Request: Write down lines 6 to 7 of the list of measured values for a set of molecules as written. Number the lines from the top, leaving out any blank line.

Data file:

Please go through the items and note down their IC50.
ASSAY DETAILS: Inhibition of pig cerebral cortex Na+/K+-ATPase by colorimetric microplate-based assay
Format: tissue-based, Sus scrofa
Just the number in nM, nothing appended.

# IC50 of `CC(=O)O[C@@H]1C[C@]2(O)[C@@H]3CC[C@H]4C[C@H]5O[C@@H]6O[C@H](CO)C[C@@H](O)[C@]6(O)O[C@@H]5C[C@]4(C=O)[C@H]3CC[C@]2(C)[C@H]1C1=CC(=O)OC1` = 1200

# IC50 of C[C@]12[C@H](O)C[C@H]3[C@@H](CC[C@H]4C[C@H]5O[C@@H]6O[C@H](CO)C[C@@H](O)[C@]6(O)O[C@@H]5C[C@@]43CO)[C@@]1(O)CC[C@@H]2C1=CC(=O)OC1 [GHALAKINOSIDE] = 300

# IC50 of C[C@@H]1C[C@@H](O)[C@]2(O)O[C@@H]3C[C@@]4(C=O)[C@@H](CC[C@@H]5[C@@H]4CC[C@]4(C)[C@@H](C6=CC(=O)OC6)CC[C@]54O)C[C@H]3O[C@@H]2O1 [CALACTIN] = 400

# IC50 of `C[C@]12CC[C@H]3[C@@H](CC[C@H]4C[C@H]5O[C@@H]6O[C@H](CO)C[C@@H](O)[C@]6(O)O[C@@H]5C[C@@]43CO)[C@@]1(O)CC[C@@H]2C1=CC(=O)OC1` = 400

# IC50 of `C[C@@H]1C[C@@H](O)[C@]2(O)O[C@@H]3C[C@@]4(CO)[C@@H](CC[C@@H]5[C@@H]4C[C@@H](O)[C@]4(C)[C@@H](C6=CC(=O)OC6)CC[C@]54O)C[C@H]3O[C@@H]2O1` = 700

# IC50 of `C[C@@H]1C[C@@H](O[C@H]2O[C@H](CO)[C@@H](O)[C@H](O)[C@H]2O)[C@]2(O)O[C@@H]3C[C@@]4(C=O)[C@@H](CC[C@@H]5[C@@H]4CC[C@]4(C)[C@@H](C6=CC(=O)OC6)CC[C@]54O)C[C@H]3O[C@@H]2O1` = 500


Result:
# IC50 of C[C@]12[C@H](O)C[C@H]3[C@@H](CC[C@H]4C[C@H]5O[C@@H]6O[C@H](CO)C[C@@H](O)[C@]6(O)O[C@@H]5C[C@@]43CO)[C@@]1(O)CC[C@@H]2C1=CC(=O)OC1 [GHALAKINOSIDE] = 300

# IC50 of C[C@@H]1C[C@@H](O)[C@]2(O)O[C@@H]3C[C@@]4(C=O)[C@@H](CC[C@@H]5[C@@H]4CC[C@]4(C)[C@@H](C6=CC(=O)OC6)CC[C@]54O)C[C@H]3O[C@@H]2O1 [CALACTIN] = 400